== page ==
Bolivian presidential silences…

I have to thank Humberto Vacaflor for writing in such a clear way about last presidential speech, it is so embarrassing, at all levels, the message the world receives from the one who is in charge of our beloved country.

From El Deber:

Presidential silences by Humberto Vacaflor

Apart from the new demonstration of the difficulties with his reading, this time in the presence of their primary school teachers, as accusing them of inept, President Evo Morales did in his speech of Oruro a review of all the economic successes harvested from previous Governments.

But he forgot to mention a decisive indicator which is investment, that presents the highest degree of deficit, and, incidentally, is the only one of which he and his Government are responsible for.

He mentioned the figures of the banking portfolio – which was multiplied by three between 2005 and now -, deposits, the number of bank accounts, but, above all, mentioned the fact that IDH [hydrocarbon production related taxes, assigned to governorates and municipalities] revenues grew from $600 to $3,500 million dollars.

With a small dose of honesty, he should have thanked [previous] Governments of what they planted and left, including the creation of the IDH, as well as the production of gas sufficient for export to Brazil, with a contract signed by neo-Liberals [governments].

In the first list of indicators, perhaps he could have claimed authorship of some of them, referring to the increase in illegal revenues that overwhelm the banks.

But his greater silence was that of investments. Not referred to them, because surely he didn’t want to give figures.

Instead, he said: “I have great distrust of private investment”. This is in relation to the expulsion of Jindal Steel & Power of the country and to the advancement of State-owned enterprises in the national economy (from 18% to 34%). In this sentence, the economic policy proposed for the future is contained.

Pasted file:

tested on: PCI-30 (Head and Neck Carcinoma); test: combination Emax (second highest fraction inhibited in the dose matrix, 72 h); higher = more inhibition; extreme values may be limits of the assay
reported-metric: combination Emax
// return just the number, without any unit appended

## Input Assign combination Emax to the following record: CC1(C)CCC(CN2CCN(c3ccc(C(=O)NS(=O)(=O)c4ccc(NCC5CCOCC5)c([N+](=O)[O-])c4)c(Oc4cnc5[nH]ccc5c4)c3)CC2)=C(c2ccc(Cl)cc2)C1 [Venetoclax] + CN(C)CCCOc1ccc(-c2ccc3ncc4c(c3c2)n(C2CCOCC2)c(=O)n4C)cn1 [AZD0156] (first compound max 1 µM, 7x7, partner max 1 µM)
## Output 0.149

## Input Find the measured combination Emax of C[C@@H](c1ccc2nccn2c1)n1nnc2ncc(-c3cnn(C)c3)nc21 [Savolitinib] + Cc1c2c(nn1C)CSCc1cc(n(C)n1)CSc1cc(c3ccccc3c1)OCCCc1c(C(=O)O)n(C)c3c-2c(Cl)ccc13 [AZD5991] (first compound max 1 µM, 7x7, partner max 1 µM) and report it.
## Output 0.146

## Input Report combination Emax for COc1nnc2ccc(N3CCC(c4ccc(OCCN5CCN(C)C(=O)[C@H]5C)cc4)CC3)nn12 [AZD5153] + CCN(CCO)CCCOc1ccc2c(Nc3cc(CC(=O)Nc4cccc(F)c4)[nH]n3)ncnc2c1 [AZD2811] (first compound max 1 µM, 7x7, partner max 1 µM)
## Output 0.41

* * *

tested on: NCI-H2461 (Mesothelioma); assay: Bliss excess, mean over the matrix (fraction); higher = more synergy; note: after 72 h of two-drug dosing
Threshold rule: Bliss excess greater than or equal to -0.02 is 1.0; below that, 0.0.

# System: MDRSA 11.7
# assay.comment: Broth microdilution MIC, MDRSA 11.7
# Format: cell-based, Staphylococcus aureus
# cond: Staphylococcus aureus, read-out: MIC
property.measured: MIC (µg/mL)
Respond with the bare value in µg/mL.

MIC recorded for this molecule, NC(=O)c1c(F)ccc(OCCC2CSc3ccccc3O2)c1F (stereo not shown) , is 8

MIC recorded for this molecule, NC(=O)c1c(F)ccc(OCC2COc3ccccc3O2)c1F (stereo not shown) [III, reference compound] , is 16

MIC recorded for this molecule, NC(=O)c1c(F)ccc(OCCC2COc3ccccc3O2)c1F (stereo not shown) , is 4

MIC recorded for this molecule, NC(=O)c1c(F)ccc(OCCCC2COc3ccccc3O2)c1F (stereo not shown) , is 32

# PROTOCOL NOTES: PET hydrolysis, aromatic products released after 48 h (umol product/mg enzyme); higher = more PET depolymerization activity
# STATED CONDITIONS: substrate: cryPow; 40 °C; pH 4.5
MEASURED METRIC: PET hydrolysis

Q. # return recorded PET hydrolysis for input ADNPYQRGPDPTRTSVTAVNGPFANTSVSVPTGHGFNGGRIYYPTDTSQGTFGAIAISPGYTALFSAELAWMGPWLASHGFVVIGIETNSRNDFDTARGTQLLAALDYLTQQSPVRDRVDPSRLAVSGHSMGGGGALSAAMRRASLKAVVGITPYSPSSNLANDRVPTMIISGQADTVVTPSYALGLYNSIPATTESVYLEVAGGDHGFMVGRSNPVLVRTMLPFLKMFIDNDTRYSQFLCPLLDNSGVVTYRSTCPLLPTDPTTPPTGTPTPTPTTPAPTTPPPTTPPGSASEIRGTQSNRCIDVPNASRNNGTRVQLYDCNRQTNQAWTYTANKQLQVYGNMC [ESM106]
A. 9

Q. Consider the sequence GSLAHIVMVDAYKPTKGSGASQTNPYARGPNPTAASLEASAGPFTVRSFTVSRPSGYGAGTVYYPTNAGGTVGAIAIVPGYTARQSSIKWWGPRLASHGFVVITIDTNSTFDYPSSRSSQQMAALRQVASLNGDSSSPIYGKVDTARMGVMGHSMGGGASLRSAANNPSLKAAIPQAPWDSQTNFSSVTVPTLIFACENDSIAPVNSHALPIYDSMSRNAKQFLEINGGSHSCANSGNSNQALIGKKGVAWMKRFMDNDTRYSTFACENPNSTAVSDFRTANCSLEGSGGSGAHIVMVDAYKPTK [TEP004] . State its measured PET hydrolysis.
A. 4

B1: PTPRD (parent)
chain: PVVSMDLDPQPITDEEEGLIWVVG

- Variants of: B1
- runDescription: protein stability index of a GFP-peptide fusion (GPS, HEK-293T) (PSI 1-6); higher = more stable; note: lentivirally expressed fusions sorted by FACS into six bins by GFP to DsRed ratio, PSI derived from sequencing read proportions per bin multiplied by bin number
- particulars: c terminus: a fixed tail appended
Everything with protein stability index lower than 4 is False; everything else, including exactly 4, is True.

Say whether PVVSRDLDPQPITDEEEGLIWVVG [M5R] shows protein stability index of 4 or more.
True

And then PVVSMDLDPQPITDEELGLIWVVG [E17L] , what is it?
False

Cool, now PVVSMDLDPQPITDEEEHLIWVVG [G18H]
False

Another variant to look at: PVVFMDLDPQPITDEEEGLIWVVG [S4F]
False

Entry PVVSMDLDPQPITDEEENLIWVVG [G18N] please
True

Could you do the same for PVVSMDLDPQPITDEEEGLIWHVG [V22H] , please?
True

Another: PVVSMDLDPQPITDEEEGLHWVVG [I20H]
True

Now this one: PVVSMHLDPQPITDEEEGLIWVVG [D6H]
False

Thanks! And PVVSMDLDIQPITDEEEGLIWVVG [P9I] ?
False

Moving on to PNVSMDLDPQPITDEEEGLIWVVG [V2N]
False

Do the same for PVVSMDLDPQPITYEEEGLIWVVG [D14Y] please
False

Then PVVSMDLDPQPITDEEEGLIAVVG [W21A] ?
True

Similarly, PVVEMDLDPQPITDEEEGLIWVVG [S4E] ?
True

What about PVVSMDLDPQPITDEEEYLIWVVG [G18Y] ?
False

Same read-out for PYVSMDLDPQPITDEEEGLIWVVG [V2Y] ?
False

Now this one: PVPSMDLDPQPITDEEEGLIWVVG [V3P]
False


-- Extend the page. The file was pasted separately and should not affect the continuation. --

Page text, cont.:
Most troubling of his speech, apart from the fact that he suggested the possibility to remain in the Presidency until 2025, was its silence on the illegal coca. He said that those [coca plantations] who are within the parks would be eliminated, but he did not sentence the surplus coca fields that are not in the parks.

Next to him was another person worried about a personal silence: the President does not want to talk about his running mate in 2014. Perhaps the unexplained presence of Jaime Paz Zamora in the ceremony can serve as a revealing factor for the future binomial.

This cartoon portrays current president’s priority. A sign of ‘on sale’ on a helicopter and him saying “I want two!” while he stands on his personal hangar with lots of flying equipment… for his personal use, which is to go around Bolivia to play soccer or inaugurations…

need say more?

Published by Bolivian Thoughts

Senior managerial experience on sustainable development projects.

2 thoughts on “Bolivian presidential silences…

  1. With Morales coca is the main industry, my family had over 2.000 hectareas in La Asunta,a tropical area, we had some people there that planted coffee, fruits ,all that was produced was theirs,they look after the land; they have lived for over 40 years this families.
    One day coca “farmers”came aided by the police and army, burned everything , beat the families and expelled them, with the warning if they or I come we will be killed.
    Now they produce coca that everybody knows is for cocaine. Nobody is fighting to plant potatoes, the Altiplano has plenty of land,no they want protected tropical areas,the Amazons, all for coca/cocaine, This goverment expects that we pay taxes on the land they stole. We are not the only ones,nuns have been expelled,people burned in their homes all with the blessing of the President of the coca farmers : Morales.

    1. Thank you for sharing those true and saddening Bolivian reality… I remember visiting La Asunta many years ago with UNDCP officials and what you say is happening at increasing rates for the last seven years. Coca grower leaders say cocaine is not our problem and I say they are lying, I have seen Bolivian drug addicts and the effects it has over our employment force, family life and it’s devastating. We are approaching not only Colombia but we are leaning towards an “Afghanistan” where drug lords and religion distortions have taken over.

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